The IE experiments are just one part of puzzle. As we head into autumn I'm feeling chirpy and appreciative about life, a much stronger position than this time last year. Lots of simple little changes are working together to keep the slobbering depression hounds in their kennels:

  • Going to bed earlier
  • Getting up earlier
  • Cutting WAAAY back on internet usage
  • Watching less telly
  • Shrink sessions
  • Some CBT exercises
  • Reading novels
  • Getting back into a regular writing habit
  • Meal planning – having food in the cupboards and a list of possible dinners breaks cuts out so much stress and faffery and crappy choices
  • Walking in the woods
  • Seeing new places and doing fun stuff

* will write a post later in the week about specific resources.

I can't remember what else I wanted to say, so I'll wind this up and go blow my nose!

May you all have a rock star week and thank you for all your insightful thoughts and opinions on these posts. Debate away!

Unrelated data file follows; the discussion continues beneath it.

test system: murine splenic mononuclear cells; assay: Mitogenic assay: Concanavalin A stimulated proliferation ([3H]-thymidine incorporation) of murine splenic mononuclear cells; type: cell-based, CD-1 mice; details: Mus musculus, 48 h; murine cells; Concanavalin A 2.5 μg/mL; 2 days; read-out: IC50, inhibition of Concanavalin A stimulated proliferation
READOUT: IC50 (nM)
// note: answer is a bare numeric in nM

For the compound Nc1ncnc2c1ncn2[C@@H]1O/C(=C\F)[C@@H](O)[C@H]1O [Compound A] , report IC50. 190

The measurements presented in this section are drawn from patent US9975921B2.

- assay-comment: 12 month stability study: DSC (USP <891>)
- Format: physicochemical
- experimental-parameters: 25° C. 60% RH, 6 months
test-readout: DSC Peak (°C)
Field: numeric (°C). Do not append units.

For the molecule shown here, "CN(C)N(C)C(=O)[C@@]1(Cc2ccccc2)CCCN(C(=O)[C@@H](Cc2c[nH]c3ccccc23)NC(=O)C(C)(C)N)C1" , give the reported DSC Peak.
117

Gone fishing

Earlier this summer, after weeks of grey skies and gale-force winds, there happened along a still, clear, airbrush-perfect evening.

"I'm heading out the East Neuk to go fishing," said Dr G, "Want to come?"

"Fishing?"

"Yeah. I don't really want to catch anything; I just fancy going to the sea."

"And to the chippie afterwards?" The chippie being the famous Anstruther Fish Bar, home of the chip buttie.

"Of course!"

And that is when my brain did a freaky little flashback almost ten years. "No!" I blurted, all panicky. "You go. I'm staying put."

Since we got hitched Dr G and I have gone to Anstruther about twice a summer. I'd eat my fish and chips and enjoy every crispy salty piping hot morsel. No big deal, just one of those treasured rituals. But this time round I went into crazy full-on freakout mode. I've got to get my lard under control. That'll never happen if I eat fish and chips. I'll never get back into my winter coat. I'll be a wobbly failure forever.

I grumped on the couch while Gareth organised his fishing gear. After ten minutes it occurred to me, Dude, am I really back to this bullshit kind of thinking?